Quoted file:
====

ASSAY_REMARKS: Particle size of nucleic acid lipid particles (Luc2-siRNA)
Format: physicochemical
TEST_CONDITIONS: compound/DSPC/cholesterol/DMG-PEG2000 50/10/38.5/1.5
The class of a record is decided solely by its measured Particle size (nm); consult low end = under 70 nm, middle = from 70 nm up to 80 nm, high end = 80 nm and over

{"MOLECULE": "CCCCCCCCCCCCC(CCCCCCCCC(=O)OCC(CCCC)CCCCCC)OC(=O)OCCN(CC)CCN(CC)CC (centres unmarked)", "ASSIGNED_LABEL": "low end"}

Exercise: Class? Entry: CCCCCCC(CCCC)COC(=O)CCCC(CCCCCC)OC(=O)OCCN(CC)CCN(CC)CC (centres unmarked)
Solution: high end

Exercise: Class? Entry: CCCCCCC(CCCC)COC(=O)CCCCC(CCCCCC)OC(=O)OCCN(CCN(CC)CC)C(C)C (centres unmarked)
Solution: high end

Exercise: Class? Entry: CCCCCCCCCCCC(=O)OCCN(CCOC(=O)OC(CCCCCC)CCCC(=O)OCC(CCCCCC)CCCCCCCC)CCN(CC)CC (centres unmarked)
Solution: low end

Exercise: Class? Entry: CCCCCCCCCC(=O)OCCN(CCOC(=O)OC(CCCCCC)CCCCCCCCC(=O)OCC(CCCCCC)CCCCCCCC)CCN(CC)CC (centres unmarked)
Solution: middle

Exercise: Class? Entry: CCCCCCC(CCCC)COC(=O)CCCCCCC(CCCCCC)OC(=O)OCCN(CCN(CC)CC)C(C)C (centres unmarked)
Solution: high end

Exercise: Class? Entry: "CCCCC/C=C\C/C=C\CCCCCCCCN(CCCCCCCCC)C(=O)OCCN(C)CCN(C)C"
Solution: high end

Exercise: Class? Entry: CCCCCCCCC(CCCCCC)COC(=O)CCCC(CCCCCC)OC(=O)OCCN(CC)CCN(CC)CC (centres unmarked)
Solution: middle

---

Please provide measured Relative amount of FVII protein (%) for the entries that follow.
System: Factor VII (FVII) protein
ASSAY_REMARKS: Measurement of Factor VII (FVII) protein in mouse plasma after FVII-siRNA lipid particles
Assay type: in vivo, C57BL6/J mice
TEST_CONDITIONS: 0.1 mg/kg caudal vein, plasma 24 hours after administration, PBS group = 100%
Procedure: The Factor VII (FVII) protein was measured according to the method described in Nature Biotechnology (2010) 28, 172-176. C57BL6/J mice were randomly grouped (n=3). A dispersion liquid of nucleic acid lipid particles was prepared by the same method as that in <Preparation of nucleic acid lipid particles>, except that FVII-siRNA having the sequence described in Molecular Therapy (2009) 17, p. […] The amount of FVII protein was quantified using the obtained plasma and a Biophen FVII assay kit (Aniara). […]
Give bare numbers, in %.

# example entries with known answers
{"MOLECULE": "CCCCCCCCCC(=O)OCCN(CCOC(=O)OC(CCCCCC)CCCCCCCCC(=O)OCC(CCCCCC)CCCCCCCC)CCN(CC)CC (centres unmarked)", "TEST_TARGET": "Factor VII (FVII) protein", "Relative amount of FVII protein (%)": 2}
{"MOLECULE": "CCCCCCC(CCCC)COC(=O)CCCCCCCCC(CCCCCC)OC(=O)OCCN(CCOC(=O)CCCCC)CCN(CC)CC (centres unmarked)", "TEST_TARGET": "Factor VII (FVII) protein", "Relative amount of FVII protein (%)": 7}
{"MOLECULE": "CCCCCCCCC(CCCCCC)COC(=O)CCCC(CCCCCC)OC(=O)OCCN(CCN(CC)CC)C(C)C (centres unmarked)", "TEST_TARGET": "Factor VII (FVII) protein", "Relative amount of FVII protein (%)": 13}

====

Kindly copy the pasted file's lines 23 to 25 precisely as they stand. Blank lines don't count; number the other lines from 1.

ASSAY_REMARKS: Measurement of Factor VII (FVII) protein in mouse plasma after FVII-siRNA lipid particles
Assay type: in vivo, C57BL6/J mice
TEST_CONDITIONS: 0.1 mg/kg caudal vein, plasma 24 hours after administration, PBS group = 100%